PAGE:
By: Michael Fox

 

Cr. Steven Huang was interested in everything when he visited Roly Chapman Bushcare in February. He was particularly impressed with the Gross Pollution Trap installed to catch drink containers and plastic bags washed out of the storm water drain.

The trap was made with a recycled security screen and star pickets. We have been waiting on a storm event to test out the structure. Last week’s storms dumped about 170 mm of rain on Upper Mt Gravatt in 24 hours. A good test for the Pollution Trap.

 

 

 

 

 

 

We inspected the trap this morning to find the water flow must have been very strong to build litter up about 30 centimetres

 

 

 

 

 

 

Plastic bags and drink containers that didn’t pollute the bushland.

The success of the pollution trap is great contribution to protecting our bushland.

You can make a contribution by joining Clean Up Australia this Sunday. 

 

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By: Michael Fox

Join CleanUp Australia – Mt Gravatt Summit

Green Carpenter Bee - Xylocopa (Lestis) aeratus - 31 Jan 2018 cropped

Green Carpenter Bee

Clean Up and restoration work is making an impact with wildlife like this female Green Carpenter Bee Xylocopa (Lestis) aeratus returning to the restored habitat. Video shows the female chewing a nest hollow into an Acacia.

Date: March 4th 2018

Start time: 7:30 AM to 9:30 AM

Meet at: Mt Gravatt Summit carpark – near Love Well Project

Please join our Clean Up teams picking up rubbish or removing Creeping Lantana

By: Michael Fox

Thursday last week the Mt Gravatt PCYC Bush Restorers joined us at Roly Chapman Bushcare to clear weed regrowth and plant 160 vines, grasses and shrubs to create an edge seal along the primary school fence.

Restoration work in Roly Chapman is part of the Mimosa Creek Precinct
Landscape Plan to link Mt Gravatt Conservation Reserve with Bulimba Creek.

An edge seal is a barrier to protect natural bushland from weed invasion. For example, reduce the feathery seeds from the yellow flowering Flatweed (Catsear) Hypochaeris radicata blowing over from the school oval.

Clearing weed regrowth was required to prepare for planting. I started by explaining the Bradley Method of regeneration:

  • Word from strength – work from least weed infected to worst infected;

    Flatweed - Hypochoeris radicata - weeders

    Expert Weed Eradicators

  • Minimise soil disturbance to maintain the diverse life in the soil

The Bradley Method does require skilled workers. So it was a real pleasure to work with two expert Weed Eradicators to remove the deep-rooted Flatweed. The ground was soft from recent rain so with carefully pulling the the weed vertically allowed removal roots and all with minimal disturbance to soil.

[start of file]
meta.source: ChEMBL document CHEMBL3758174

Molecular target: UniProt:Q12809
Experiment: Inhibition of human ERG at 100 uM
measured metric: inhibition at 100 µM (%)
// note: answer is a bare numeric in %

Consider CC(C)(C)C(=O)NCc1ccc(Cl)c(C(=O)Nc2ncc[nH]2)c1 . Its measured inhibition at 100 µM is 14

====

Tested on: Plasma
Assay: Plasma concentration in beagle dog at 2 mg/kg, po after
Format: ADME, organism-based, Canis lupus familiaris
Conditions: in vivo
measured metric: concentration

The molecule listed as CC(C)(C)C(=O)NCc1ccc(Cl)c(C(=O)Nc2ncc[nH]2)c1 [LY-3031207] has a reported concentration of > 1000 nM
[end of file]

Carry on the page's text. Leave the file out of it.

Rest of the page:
Bush Restorers - Smoko - 7 Dec 2017 lowres

Weeding finished … relax before planting

Vines

Bushes

Grass/Sedge/Rush

Sheamus Sienna sorting plants - 7 Dec 2017 lowres

Sheamus and Sienna allocate plants

Planting - 7 Dec 2017 lowres

Water crystals first then plant

Plants were selected from species already found in Roly Chapman Bushland Reserve. Vines Hardenbergia violacea and Smilax australis are a good way to hid a chain-wire fence and provide food for butterfly caterpillar and fruit for fruit eating birds. Growing to 3 metres with a 2 metre spread and reddish green foliage the Coffee Bush Breynia oblongifolia is an attractive garden feeding butterfly caterpillars and decorative Green Jewel Bugs Lampromicra senator.

Green Jewel Bug - Lampromicra senator - front - 24 July 2016 lowres

Green Jewel Bug

Grasses like Barbed Wire Grass Cymbopogon refractus and Kangaroo Grass Themeda australis will create an edge seal below the shrubs and feed seed eating birds. Sedges and rushes like Tall Sedge Carex appressa and Common Rush Juncus usitatus thrive along the fence line where run off from the school oval creates a damp habitat most of the year.

Proud Bush Restorers - 7 Dec 2017 lowres

Mt Gravatt PCYC Bush Restorers

Thank you Mt Gravatt PCYC Bush Restorers … looking forward to welcoming you back in 2018.

 

 

 

 

 

My: Michael Fox

 

A sunny Spring morning … time to lie flat out like a lizard.

This Bearded Dragon Pogona barbata was warming itself on a dead branch in Fox Gully Bushcare.

Eyes just cracked open to keep an eye on the strange creatures taking photos.

 

Bearded Dragon - Pogona barbata - flat out - 15 Nov 2017 lowres

 

 

 

 

 

 


Koala - Acacia Way - 10 Nov 2017 lowres

Koala Phascolarctos cinereus

By: Michael Fox

 

Walking the Mountain this morning we saw a pair of Sulphur-crested Cockatoos Cacatua galerita high in the trees getting very upset about something. Initially we thought they were getting upset with a murder of Crows in the trees.

Stingless Native Bees Bottle Brush Grass Tree - 10 Nov 2017 lowres

Stingless Native Bee

Then Jude spotted a Koala hanging on for dear life as the Cockatoos and Crows all harried it.

 

In the same area I found tiny Stingless Native Bees Tetragonula sp. collecting nectar and pollen on Bottle Brush Grass Tree Xanthorrhoea macronema flowers.

Look for the pollen on legs.

 

 

Ringtail Possume - dead tree - 10 Nov 2017 lowres

Ringtail Possum nesting in dead tree

 

 

Our last find was a Ringtail Possum Pseudocheirus peregrinus asleep in its nest in a dead tree.

 

 

Ringtail Possum nest in dead tree - 10 Nov 2017 lowres

 

 

 

Dead trees (called stags) are an important part of our bushland habitat providing homes for insects, lizards, birds and even Possums.